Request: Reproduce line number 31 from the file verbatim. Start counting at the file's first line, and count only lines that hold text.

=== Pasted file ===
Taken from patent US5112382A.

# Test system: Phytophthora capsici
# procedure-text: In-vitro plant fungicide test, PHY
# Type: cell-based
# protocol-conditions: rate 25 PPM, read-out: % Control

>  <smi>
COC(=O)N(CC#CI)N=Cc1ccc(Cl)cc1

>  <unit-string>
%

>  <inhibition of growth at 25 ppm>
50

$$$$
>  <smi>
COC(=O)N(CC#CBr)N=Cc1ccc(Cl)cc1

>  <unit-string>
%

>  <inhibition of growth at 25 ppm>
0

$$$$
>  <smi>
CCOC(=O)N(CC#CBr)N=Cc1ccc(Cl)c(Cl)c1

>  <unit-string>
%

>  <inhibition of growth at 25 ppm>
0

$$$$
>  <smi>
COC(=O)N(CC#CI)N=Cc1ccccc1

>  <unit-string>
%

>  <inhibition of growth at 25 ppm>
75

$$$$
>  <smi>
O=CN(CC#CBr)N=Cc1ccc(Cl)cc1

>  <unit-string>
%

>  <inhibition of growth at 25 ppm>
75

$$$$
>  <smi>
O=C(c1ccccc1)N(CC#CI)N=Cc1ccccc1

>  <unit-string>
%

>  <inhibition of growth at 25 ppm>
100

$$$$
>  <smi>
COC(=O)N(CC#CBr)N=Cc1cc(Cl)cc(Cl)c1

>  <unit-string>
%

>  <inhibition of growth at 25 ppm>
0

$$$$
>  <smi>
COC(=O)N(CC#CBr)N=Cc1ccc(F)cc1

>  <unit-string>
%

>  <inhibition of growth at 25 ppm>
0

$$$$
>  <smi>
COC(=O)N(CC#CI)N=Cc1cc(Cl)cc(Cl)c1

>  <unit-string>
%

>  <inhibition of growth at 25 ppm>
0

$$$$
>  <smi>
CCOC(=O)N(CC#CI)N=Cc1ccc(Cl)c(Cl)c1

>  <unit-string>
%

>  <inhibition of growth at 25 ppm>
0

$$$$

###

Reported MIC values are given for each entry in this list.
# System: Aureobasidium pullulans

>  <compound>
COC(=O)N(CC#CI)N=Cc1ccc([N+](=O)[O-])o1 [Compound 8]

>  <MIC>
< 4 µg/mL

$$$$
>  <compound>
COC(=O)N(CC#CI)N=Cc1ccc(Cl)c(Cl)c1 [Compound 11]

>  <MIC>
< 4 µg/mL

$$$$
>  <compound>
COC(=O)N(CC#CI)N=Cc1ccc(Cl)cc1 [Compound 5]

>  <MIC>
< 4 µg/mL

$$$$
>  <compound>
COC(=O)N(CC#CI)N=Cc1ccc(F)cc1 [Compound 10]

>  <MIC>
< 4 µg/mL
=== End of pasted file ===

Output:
>  <inhibition of growth at 25 ppm>